Plant Genetic Engineering: Towards the Third Millennium

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Elsevier, Feb 14, 2000 - Business & Economics - 284 pages
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Plant biotechnology offers important opportunities for agriculture, horticulture, and the pharmaceutical and food industry by generating transgenic varieties with altered properties. This is likely to change farming practice and reduce the potential negative impact of plant production on the environment. This volume shows the worldwide advances and potential benefits of plant genetic engineering focusing on the third millennium. The authors discuss the production of transgenic plants resistant to biotic and abiotic stress, the improvement of plant qualities, the use of transgenic plants as bioreactors, and the use of plant genomics for genetic improvement and gene cloning. Unique to this book is the integrative point of view taken between plant genetic engineering and socioeconomic and environmental issues. Considerations of regulatory processes to release genetically modified plants, as well as the public acceptance of the transgenic plants are also discussed. This book will be welcomed by biotechnologists, researchers and students alike working in the biological sciences. It should also prove useful to everyone dedicated to the study of the socioeconomic and environmental impact of the new technologies, while providing recent scientific information on the progress and perspectives of the production of genetically modified plants.


The work is dedicated to Professor Marc van Montagu.

 

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Contents

Challenges and Opportunities
1
Can the Biotechnology Revolution Feed the World?
7
A Perspective from FAO
13
Molecular Markers in Variety and Seed Testing
27
The Genetic Basis of Drought Tolerance in Maize and Options for Improvement Via MarkerAssisted Selection
35
Analysis of Quantitative Trait Locis QTL Based on linkage Maps in Coconut Cocos nucifera L
42
Molecular Characterization of the Sugarcane Variability for Genetic Improvement
49
Practical Implications
62
Inserting the Nucleoprotein Gene of Tomato Spotted Wilt Virus in Different Plant Species and Screening for Virus Resistance
148
Advances in Potato Improvement Through Genetic Engineering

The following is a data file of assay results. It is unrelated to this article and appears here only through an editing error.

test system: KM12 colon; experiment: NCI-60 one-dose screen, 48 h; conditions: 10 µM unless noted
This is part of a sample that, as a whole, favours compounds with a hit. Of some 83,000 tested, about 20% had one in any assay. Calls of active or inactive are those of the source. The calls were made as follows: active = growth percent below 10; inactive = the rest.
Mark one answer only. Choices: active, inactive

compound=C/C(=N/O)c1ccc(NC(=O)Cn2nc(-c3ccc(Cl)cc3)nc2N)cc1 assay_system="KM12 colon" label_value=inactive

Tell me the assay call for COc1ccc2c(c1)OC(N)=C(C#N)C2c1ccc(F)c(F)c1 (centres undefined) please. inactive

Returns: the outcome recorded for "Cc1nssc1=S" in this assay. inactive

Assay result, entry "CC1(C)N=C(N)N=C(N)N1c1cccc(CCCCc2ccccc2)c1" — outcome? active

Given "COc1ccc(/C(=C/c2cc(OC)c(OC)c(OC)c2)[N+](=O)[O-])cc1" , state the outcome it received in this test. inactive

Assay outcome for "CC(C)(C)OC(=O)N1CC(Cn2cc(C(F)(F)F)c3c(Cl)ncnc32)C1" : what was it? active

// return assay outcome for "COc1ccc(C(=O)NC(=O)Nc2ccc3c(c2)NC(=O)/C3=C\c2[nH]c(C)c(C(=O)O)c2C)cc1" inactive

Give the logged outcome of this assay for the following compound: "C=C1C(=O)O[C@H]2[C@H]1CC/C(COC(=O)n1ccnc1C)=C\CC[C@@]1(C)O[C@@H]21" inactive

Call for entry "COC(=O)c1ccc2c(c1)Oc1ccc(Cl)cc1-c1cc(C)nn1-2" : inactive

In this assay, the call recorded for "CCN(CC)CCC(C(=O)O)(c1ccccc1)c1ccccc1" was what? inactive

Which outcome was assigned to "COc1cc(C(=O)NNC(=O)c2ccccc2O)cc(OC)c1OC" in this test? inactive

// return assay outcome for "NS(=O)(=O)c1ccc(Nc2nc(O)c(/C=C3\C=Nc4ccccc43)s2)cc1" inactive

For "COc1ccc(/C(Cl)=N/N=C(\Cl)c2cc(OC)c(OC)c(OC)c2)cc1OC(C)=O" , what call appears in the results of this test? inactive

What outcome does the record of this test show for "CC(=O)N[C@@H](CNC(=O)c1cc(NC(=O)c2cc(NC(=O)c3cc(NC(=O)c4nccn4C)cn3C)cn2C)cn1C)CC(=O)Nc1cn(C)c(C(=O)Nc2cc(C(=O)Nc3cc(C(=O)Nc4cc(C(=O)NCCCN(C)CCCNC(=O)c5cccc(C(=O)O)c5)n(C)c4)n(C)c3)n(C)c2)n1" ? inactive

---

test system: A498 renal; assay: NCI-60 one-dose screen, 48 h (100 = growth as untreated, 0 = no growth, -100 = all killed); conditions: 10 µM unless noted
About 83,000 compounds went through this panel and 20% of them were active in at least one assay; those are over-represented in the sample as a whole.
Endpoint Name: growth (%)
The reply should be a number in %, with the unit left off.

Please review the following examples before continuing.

154
Transgenic Plants Towards the Third Millennium
159
Commercialization of Genetically Engineered Potato Plants Resistant to Disease
166
Potato Transgenic Plants Expressing Mammalian Double Stranded RNADependent Protein Kinase mPKR
172
Genetic Engineering of Potato for Tolerance to Biotic and Abiotic Stress
177
Improvement of Oil Quality and Quantity and Alteration of Carbon Flux
182
Towards the Improvement of Sugarcane Bagasse as Raw Material for the Production of Paper Pulp and Animal Feed
189

On the Mechanism of Horizontal Gene Transfer by Agrobacterium tumefaciens
68
Production of Transgenic Plants Expressing Proteins with Agronomic and Industrial Value
76
Progress in Agrobacteriummediated Maize Transformation at the Plant Transformation Facility of Iowa State University
82
Assessment of Conditions Affecting Agrobacteriummediated Soybean Transformation and Routine Recovery of Transgenic Soybean
88
Present and Perspectives
95
Histological and Ultrastructural Analysis of A rhizogenesmediated Root Formation in Walnut Cuttings
100
Genetic Improvement Program at the Institute of Plant Biotechnology
107
Sweet Potato Ipomoea batatas L Regeneration and Transformation Technology to Provide Weevil Cylas formicarius Resistance Field Trial Results
112
Progress Towards Practical Development in Sugarcane and Implications for Other Plant Species
118
Polycistronic Translation in Plants What Can we Learn from Viruses
126
Towards PlantibodyMediated Resistance to Plant Parasitic Nematodes
130
Field and Molecular Evaluation of InsectResistant Transgenic Poplar Populus nigra L Trees
137
Insectresistant Tropical Plants and New Assessment About Cry Proteins
143
Strategies for Fructan Production in Transgenic Sugarcane Saccharum spp L and Sweet Potato Ipomoea batata L Plants Expressing the Acetobacter di...
194
Molecular Analysis of Plant Fructan Accumulation
199
Genetic Engineering of Fruits and Vegetables with the Ethylene Control Gene Encoding Sadenosylmethionine hydrolase SAMase
206
Improvement of Wood Quality for the Pulp and Paper Industry by Genetic Modification of Lignin Biosynthesis in Poplar
215
CIGB experience
222
Toward Molecular Farming of Therapeutics in Plants
229
Production of Autoantigens in Plant for Oral Immunotherapy of Autoimmune Diseases
239
Safety Assessments for Commercialization of Transgenic Crops and Results of Commercialization
249
Does Biotechnology Change the Research and Development Organizations?
256
Biological Aspects and Ethical Considerations for the Utilization of GMOs
262
Index
270
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Page 22 - Article, patents shall be available and patent rights enjoyable without discrimination as to the place of invention, the field of technology and whether products are imported or locally produced.
Page 22 - Subject to the provisions of paragraphs 2 and 3, patents shall be available for any inventions, whether products or processes, in all fields of technology, provided that they are new, involve an inventive step and are capable of industrial application.
Page 22 - ... plants and animals other than micro-organisms, and essentially biological processes for the production of plants or animals other than non-biological and microbiological processes. However, Members shall provide for the protection of plant varieties either by patents or by an effective sui generis system or by any combination thereof.
Page 27 - States became a member of the International Union for the Pro-tection of New Varieties of Plants (UPOV).

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